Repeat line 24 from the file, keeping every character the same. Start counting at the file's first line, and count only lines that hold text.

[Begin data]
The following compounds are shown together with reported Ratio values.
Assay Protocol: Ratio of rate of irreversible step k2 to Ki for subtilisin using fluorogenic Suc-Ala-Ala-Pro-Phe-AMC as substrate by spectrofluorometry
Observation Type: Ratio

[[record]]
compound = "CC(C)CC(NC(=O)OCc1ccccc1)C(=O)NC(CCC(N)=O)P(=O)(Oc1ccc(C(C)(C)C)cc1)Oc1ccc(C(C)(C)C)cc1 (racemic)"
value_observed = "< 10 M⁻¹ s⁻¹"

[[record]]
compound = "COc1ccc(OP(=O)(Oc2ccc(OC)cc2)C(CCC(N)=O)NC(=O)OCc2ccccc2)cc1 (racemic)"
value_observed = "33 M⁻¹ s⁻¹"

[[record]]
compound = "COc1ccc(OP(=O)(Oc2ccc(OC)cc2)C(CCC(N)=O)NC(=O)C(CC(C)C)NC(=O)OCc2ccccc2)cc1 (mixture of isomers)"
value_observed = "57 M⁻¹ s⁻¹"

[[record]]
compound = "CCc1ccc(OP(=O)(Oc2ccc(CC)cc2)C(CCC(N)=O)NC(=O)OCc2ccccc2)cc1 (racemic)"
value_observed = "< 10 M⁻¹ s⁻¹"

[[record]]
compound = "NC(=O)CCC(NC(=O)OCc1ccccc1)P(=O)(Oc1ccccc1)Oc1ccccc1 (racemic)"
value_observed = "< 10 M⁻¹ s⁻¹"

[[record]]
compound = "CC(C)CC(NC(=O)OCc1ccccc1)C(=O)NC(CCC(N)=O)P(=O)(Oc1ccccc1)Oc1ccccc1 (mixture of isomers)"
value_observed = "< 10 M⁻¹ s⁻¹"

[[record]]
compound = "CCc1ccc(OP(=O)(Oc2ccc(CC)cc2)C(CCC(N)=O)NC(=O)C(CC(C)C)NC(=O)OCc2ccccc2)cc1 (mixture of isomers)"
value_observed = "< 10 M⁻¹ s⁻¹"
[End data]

value_observed = "< 10 M⁻¹ s⁻¹"